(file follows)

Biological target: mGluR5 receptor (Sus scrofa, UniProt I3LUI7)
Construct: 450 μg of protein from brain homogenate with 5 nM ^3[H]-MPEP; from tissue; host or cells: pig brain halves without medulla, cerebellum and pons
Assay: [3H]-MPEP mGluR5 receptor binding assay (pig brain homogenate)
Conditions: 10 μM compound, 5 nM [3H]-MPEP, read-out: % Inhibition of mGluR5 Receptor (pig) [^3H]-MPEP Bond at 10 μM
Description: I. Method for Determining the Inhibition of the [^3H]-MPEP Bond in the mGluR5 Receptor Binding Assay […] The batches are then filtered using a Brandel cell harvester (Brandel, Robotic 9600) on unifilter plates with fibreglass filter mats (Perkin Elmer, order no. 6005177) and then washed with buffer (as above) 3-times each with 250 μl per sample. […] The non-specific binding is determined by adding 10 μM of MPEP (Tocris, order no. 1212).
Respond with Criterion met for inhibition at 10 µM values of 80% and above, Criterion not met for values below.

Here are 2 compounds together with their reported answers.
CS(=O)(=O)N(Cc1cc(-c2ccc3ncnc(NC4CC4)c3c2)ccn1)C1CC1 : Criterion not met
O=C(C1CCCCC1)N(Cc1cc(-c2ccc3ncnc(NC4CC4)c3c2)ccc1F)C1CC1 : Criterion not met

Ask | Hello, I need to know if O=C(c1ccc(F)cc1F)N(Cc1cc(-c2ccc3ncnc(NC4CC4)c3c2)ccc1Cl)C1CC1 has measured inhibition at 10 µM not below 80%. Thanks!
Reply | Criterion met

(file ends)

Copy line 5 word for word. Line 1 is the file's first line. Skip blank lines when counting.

Description: I. Method for Determining the Inhibition of the [^3H]-MPEP Bond in the mGluR5 Receptor Binding Assay […] The batches are then filtered using a Brandel cell harvester (Brandel, Robotic 9600) on unifilter plates with fibreglass filter mats (Perkin Elmer, order no. 6005177) and then washed with buffer (as above) 3-times each with 250 μl per sample. […] The non-specific binding is determined by adding 10 μM of MPEP (Tocris, order no. 1212).